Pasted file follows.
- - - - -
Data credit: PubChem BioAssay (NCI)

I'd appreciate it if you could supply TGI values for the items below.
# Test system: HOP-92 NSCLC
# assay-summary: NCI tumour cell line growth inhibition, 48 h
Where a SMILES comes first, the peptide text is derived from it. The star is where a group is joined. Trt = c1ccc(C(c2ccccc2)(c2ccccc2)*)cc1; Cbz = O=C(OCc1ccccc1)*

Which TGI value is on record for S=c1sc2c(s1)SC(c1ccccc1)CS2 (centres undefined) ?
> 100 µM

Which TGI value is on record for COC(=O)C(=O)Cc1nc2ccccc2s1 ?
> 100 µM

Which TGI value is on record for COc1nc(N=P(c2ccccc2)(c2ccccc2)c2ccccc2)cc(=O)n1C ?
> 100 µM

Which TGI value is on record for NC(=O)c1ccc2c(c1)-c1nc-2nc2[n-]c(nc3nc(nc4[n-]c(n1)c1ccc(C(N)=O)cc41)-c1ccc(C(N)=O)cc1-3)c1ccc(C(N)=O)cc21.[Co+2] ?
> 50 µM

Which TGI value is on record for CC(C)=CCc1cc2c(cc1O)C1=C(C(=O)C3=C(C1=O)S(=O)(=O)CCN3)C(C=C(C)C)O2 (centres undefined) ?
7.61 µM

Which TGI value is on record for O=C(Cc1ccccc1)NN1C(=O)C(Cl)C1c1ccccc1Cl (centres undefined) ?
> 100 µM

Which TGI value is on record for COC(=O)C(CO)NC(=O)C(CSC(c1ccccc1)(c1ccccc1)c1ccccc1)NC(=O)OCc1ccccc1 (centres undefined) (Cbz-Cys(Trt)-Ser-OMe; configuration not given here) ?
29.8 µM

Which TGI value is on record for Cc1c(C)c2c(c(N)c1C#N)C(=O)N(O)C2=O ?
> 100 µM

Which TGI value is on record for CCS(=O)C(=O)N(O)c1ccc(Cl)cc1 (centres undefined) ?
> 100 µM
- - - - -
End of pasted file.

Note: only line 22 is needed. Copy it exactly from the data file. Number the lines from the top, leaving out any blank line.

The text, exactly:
Which TGI value is on record for CCS(=O)C(=O)N(O)c1ccc(Cl)cc1 (centres undefined) ?